Mary Margaret Butler Collection
The collection was named in honor of Mary Margaret Butler, a librarian in Carlson Library from 1961-1974 who also taught children's literature in the Education Department. Most titles in the collection, initiated in 1984, are Newbery and Caldecott award books. Although the library no longer adds titles specifically to the Butler collection, award books are acquired.
Special Archives Collection (Treasures)
The Special Archives Collection is primarily a safe haven for materials that do not meet the criteria for the University Archives or the general special collection. Criteria for inclusion in this "library use" only collection are primarily replacement value and/or difficulty in securing another copy.
Many materials have been designated as Special Archives Collection items via review of the collection based on dollar amounts generated by a check of sources such as ALIBRIS. Additional titles may be added to the collection based on recommendations by library faculty and staff.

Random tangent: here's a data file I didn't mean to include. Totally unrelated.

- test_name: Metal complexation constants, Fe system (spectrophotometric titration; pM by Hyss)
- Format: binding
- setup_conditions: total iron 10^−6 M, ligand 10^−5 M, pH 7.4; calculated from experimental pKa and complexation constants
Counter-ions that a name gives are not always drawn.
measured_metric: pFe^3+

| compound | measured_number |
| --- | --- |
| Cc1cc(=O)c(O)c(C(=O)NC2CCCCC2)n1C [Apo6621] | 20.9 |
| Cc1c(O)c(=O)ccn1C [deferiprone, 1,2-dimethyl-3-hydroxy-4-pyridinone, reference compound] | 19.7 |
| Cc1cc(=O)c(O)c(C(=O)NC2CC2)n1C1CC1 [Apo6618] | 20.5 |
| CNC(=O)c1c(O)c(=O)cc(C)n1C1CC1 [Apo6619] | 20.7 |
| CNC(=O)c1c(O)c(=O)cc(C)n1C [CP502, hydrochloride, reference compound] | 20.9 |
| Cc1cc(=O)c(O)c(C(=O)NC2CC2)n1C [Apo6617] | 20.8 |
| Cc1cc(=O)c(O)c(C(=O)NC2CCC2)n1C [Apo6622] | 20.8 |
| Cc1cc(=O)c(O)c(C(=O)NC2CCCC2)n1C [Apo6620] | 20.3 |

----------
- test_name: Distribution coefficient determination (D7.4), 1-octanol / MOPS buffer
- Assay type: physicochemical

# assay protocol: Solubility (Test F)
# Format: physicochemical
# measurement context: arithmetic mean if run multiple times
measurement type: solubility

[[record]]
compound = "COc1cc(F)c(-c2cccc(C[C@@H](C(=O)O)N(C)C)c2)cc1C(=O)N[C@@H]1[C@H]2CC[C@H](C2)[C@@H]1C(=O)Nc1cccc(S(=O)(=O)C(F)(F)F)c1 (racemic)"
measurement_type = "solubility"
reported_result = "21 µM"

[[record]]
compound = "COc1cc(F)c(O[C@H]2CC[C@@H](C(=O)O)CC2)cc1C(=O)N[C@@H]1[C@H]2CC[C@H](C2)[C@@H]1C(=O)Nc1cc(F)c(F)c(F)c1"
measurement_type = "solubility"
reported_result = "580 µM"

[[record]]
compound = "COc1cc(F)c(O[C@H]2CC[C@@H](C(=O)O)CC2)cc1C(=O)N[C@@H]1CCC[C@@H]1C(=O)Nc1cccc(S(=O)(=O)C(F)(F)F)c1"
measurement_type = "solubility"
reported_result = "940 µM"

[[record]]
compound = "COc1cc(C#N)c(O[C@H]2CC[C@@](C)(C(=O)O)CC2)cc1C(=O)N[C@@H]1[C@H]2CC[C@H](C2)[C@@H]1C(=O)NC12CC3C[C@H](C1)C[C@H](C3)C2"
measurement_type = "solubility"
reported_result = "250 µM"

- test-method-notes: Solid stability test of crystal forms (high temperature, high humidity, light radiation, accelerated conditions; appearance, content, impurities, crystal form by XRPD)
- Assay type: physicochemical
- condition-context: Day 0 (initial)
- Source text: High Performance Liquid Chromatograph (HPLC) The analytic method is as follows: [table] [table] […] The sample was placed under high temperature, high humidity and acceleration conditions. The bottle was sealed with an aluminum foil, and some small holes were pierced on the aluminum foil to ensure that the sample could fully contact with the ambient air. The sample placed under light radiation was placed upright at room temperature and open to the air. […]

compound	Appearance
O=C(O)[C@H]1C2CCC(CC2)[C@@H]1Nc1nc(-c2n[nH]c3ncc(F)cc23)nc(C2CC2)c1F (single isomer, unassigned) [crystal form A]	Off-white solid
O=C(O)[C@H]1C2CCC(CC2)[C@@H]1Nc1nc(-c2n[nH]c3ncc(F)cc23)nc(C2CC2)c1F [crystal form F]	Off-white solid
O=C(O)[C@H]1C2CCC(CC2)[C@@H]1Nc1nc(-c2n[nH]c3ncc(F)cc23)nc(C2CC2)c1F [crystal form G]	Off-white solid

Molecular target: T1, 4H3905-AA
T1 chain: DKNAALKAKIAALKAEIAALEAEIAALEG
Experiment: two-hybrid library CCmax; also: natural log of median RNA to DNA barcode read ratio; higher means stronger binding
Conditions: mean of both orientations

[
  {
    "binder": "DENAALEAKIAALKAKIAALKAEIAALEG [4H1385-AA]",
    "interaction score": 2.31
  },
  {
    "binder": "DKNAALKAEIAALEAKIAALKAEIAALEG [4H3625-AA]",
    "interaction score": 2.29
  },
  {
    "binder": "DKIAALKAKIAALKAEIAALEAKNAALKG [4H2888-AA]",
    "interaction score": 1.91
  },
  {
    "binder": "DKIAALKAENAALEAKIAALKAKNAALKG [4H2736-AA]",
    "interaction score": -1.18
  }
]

Special Collection - Carlson Library
Materials housed in the Carlson Library Special Collection are not purchased specifically for that collection. Instead, the Special Collection location for titles is designated after they are received in the Acquisitions area. The Libraries do not generally purchase rare books or other types of material which might require extreme special handling, so the special collection is not generally a place where books are housed because of condition or cost. Most titles in Carlson Library's special collection are there because they are "high loss risk" because of anticipated high use or demonstrated loss of books on that topic in the past. Determination of "special collection" status is subjective and at the discretion of library faculty. Topics of titles currently included range from study guides for the PRAXIS to books of monologues for actors.
The Special Collection is housed behind the circulation desk. Most titles in the collection circulate but are not available for InterLibrary Loan.